India's smallest currency note, Rupee 1, turns 100 today.
According to Shyju Antony, a Kerala-based numismatist, the first Rupee 1 note was released on November 30, 1917, when the Britons were still ruling India, reports Economic Times.
With the debate over last year's demonetization of high-value currency notes still rife, here we look at the historic journey of the iconic Re 1 note.
Tracing the 100-year-old journey of Rupee 1 note
First Re 1 note had illustration of King George V
Between 1917 and 2017, the design of Re 1 note has changed 28 times, and 125 versions of it circulated with varied serial numbers and signatures. The currency note has had 21 signatories so far.
The first Re 1 note had "I promise to pay" written on it, and an illustration of King George V, the then British monarch. It was discontinued by 1926.
Mahatma Gandhi first featured on Re 1 in 1969
India's first post-independence Re 1 was issued in 1948 with "One Rupee" written on it in eight languages. Malayalam was included after Kerala's formation in 1956.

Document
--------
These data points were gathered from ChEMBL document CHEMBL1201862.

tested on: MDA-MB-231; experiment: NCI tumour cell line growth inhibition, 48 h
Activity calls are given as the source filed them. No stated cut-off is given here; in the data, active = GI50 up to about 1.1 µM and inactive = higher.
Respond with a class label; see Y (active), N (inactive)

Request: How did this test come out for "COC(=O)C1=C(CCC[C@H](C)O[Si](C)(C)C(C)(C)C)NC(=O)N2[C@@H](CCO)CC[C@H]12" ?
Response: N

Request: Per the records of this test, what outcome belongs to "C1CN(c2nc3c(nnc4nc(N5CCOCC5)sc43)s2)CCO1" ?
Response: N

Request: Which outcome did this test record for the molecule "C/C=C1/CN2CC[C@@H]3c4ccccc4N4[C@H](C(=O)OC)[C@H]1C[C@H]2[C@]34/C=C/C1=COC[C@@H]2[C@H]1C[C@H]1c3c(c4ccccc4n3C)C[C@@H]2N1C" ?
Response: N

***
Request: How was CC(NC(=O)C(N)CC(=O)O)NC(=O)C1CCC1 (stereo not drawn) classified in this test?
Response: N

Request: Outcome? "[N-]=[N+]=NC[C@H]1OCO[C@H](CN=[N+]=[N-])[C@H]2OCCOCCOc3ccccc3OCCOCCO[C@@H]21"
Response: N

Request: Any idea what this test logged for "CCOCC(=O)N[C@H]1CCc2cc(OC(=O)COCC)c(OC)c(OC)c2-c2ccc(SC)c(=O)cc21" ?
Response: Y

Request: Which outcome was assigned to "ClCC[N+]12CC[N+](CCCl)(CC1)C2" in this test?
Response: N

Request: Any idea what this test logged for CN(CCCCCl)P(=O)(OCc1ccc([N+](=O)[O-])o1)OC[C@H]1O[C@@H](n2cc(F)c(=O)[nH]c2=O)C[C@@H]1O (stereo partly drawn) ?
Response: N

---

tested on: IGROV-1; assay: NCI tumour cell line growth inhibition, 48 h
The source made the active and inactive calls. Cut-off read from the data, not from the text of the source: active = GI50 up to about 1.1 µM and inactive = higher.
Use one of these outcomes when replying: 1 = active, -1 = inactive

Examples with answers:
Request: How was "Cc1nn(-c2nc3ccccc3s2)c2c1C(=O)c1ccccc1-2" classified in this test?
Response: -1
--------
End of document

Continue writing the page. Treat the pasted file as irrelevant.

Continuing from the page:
The Ashoka symbol was introduced on the note in 1949. It was made India's national emblem in 1950.
Mahatma Gandhi's didn't always feature on the note. His illustration was first incorporated in 1969 to celebrate his birth centenary.
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Old Re 1 notes are now a valuable collector's item
India's Re 1 notes also served as legal currency in several Persian and Gulf countries till 1970. These notes are presently of great value in collector's markets - each note can fetch you somewhere between Rs. 20,000 to 30,000.
Re 1 only currency-note to be issued by Central government
Re 1 is the only Indian currency note to be issued by the Central government. Unlike others, it therefore bears the signature of India's Finance Secretary and has "Government of India" printed on it.
All the bank notes of other denominations are issued by the RBI. They are hence signed by the apex bank's governor and have "Reserve Bank of India" printed on them.
RBI started printing new Re 1 in 2016
The design of Re 1 note remained unchanged till 1994. However, it was discontinued in 1995 because of high production cost. But it has always been a legal tender and in circulation. The RBI resumed its printing in 2016, after 21 years.
Government to soon launch new Re 1 note
The government said earlier this year that the new Re 1 currency note is ready and can be released anytime soon.
Predominantly pink and green, it shall be rectangular with dimensions 9.7 x 6.3 cm, and thickness 110 microns.
Signed by the then finance secretary Rajiv Mehrishi and economic affairs secretary Shaktikanta Das, it will cost the taxpayer 94 paise.